Yesterday was my official last day at my internship. I turned in my final documents, said goodbye to my co-workers and closed that chapter of my experience. This has been a very insightful summer for me, I have learned about where I can foresee my future leading me, and what I need at an organization to feel fulfilled. I had a very interesting experience with ACIJ (the legal organization) when I was asked by the villas (slums) team to work with them on personal narrative, core values and how to work in a collective model. This request stemmed from a presentation I did for the whole organization about 2 weeks ago.
I spoke with the project coordinator briefly about their goals and we planned to meet the following day at her house with the team and on of the directors of ACIJ. Since starting school again, I hadn’t really done much work in communities (a few surveys in the villas in Argentina, a little work with Kellogg). Because this academic year was so quantitatively focused (from my non-quant perspective), I had many doubts about my skill set and where I can work in the world. I was not called upon often to work in communities and help organizations with visioning, strategic planning and using collective leadership. I had not been using these skills and was nervous to call upon them again.
Luciana had invited us to her house to meet and when we had all arrived, we agreed on a time commitment and went over our goals for our time together. In addition to those mentioned above, the team wanted to hear about community organizing because they are doing a lot more organizing in the communities. I had asked them ahead of time to prepare a 2-minute personal narrative, thinking about why they were called to do this work, when they could be working as lawyers in a private firm. They each told there story (going way over 2 minutes, as any Argentine would) and we worked on identifying which aspects of the narrative stuck with people or caused us to feel a connection with them. It was interesting with the Director because it was very easy for him to talk about the organization and choosing to found it because he had been given so many opportunities, but he resisted actually finding a personal grounding to his work. I pushed him to identify a person, or an experience that gave him this drive and eventually, a story came out that clearly demonstrated where his interest in social justice derived. The themes of all the personal narratives were movement, freedom and a search that occurred in all their different backgrounds. These themes caused us to begin a conversation about the interconnection between freedom and responsibility and fate vs. destiny. To sit and have these conversations, while drinking mate, was very meaningful for me because I felt like my ability to facilitate this space crossed cultural and geographic boundaries. As someone who is planning on working and living outside my own community (however I might define that), it was an important realization to have.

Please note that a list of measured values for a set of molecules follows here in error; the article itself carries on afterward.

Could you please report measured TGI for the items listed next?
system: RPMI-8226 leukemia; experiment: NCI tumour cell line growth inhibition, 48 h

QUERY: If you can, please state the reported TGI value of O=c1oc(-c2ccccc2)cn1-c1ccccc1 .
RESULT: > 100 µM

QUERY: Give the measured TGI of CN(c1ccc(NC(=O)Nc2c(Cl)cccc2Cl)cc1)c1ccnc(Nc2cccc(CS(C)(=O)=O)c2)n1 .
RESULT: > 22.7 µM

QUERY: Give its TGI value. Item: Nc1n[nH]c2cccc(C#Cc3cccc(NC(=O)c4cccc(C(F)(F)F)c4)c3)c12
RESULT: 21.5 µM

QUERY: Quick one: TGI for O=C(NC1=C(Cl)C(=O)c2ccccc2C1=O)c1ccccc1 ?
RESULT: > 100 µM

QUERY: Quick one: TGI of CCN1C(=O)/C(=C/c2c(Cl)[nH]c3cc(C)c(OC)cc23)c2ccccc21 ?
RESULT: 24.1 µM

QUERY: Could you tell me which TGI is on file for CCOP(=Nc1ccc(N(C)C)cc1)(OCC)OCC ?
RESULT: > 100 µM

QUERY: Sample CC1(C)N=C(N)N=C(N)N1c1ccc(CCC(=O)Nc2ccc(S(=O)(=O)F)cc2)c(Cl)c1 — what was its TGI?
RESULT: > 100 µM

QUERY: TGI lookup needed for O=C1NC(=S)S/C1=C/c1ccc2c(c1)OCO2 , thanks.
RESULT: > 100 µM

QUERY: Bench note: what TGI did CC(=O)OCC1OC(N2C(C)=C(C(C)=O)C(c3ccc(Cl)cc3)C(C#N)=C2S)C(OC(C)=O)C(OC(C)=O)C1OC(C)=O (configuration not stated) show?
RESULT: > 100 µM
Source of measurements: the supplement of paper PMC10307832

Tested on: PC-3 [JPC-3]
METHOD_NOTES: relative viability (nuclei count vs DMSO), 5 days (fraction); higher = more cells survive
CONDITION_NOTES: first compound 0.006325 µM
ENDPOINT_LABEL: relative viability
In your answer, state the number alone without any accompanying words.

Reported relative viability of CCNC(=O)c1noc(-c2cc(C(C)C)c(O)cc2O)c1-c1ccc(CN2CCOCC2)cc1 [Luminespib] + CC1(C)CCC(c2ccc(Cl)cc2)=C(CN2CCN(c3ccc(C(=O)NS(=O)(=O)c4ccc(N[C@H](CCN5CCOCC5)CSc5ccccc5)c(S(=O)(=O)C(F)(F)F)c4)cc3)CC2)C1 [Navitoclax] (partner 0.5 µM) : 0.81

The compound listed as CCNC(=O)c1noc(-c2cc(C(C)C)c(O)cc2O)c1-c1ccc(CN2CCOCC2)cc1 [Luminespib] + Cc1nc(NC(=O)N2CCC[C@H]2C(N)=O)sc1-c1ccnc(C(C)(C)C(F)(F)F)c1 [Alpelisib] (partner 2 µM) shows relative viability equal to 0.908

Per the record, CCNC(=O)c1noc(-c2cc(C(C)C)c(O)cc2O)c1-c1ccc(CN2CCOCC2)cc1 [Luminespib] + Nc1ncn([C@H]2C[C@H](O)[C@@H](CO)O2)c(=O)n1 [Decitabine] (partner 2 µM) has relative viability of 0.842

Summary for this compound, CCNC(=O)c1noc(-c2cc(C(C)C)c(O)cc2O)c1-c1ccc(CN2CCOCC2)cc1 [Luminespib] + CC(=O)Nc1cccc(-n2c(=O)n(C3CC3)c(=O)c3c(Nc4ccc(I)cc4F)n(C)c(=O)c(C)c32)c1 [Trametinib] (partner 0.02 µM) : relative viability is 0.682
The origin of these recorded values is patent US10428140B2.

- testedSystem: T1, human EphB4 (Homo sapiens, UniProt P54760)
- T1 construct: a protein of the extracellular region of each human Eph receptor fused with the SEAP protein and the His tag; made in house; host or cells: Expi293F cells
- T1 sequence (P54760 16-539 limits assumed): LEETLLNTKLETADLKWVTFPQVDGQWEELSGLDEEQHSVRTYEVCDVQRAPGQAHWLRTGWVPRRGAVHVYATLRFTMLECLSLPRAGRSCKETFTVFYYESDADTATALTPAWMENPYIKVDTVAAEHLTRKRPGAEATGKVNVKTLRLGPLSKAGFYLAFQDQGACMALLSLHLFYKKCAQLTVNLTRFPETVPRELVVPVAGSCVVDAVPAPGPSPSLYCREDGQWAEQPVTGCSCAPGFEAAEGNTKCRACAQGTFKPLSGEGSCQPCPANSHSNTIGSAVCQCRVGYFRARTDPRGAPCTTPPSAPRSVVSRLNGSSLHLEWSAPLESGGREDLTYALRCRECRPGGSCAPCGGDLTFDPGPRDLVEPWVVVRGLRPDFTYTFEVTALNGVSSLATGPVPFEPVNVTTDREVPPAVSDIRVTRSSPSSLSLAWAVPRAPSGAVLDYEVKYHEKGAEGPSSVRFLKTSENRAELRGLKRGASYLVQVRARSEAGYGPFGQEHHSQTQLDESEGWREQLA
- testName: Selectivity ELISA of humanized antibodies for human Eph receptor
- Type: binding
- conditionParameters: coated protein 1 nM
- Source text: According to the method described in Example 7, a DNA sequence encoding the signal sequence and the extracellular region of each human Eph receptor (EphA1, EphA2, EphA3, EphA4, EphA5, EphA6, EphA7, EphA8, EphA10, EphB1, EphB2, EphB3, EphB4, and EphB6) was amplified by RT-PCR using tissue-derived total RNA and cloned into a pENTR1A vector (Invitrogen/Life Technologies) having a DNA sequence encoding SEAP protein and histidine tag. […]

Next, we worked on identifying group values and interestingly enough, everyone on the team (except the director) chose happiness as a value they wanted to embody and promote in their work. To have 4 people choose the same value from a list of over 20 demonstrated how in line they all are with the goals of the group. On the other hand, we spoke with the director about the pressure this puts on the organization to provide said “happiness” to its employees. It was very interesting and inspiring to see how much they all care about their work and that their happiness is interconnected to the work they do. Additionally, it was inspirational to see how much they want to increase the happiness of others---now to figure out how to do that!
Leaving Luciana’s house that night, I was really grateful to the team for letting me be part of the process and also to feel like I had something to offer to the group. It has been a long time (or feels that way) since I felt like I had some concrete ways in which to help. I was also very grateful for having taken Marshall Ganz’ Organizing class in the spring, because it gave me the language to speak about the work. I used many of his terms and was able to articulate some “best practices” and how to connect your personal story to the work you choose to do. That day was a highlight of my time in Argentina and gave me the opportunity to connect my past work experience, my academic work at Kennedy and my present reality.